Fracture blister

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Fracture Blister.jpg

Fracture blisters occur on skin overlying a fractured bone, and fractures complicated by the development of overlying blisters remain a clinical dilemma in orthopedics.[1][2]:43

Fracture blisters are tense vesicles or bullae that arise on markedly swollen skin directly overlying a fracture. Fracture blisters pop up in trauma patients occasionally. A fracture blister typically occurs near fractures where the skin has little subcutaneous tissue between it and bone. These include elbows, knees, ankles, and wrists. They tend to complicate fracture management because they interfere with splinting, casting, and incision planning for open reduction procedures. They can appear anytime within a few hours of injury to 2–3 weeks later.

These blisters are thought to be caused by shearing forces applied at the time of injury. There are two types described, based on their color: clear fluid and hemorrhagic. The difference lies in the level of the shear. Clear fluid blisters have separated within the epidermis, and hemorrhagic blisters separate at the dermal-epidermal junction. The clinical difference is healing time; clear blisters take about 12 days and hemorrhagic blisters heal in about 16 days. The decision to pop the blisters in order to treat the fracture, or wait for them to heal first usually hinges on the preferences of the orthopaedic surgeon as there is a lack of data on what treatment is ideal. Waiting delays care an average of 7 days, and longer for tibial plateau and calcaneal fractures. Operating immediately anecdotally increases wound infection rates.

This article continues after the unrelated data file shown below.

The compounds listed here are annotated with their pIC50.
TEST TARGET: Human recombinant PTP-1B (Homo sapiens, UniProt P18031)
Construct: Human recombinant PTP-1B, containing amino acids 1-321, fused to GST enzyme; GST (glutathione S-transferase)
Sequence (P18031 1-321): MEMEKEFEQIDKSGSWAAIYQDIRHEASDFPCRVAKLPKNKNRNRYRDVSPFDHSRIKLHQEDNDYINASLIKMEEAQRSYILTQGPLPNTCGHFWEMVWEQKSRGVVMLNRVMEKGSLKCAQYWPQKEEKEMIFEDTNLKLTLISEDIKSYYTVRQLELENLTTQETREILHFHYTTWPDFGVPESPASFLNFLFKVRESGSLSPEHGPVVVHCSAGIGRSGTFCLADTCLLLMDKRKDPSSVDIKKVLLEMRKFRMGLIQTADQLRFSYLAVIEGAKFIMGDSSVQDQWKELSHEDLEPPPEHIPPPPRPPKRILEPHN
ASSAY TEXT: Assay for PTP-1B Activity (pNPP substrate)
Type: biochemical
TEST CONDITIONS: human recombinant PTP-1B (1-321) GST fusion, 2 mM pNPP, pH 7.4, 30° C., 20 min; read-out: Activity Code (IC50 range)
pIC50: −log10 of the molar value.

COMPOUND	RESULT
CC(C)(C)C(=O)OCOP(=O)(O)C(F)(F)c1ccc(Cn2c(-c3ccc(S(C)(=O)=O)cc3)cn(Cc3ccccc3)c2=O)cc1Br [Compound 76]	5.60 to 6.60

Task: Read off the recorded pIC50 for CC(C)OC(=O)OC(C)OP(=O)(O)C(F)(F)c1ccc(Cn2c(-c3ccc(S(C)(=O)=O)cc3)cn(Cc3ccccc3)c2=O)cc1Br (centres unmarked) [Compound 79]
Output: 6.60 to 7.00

1. ^ Strauss EJ, Petrucelli G, Bong M, Koval KJ, Egol KA (October 2006). "Blisters associated with lower-extremity fracture: results of a prospective treatment protocol". J Orthop Trauma. 20 (9): 618–22. PMID 17088664. doi:10.1097/ 
  2. ^ James, William D.; Berger, Timothy G.; et al. (2006). Andrews' Diseases of the Skin: clinical Dermatology. Saunders Elsevier. ISBN 0-7216-2921-0.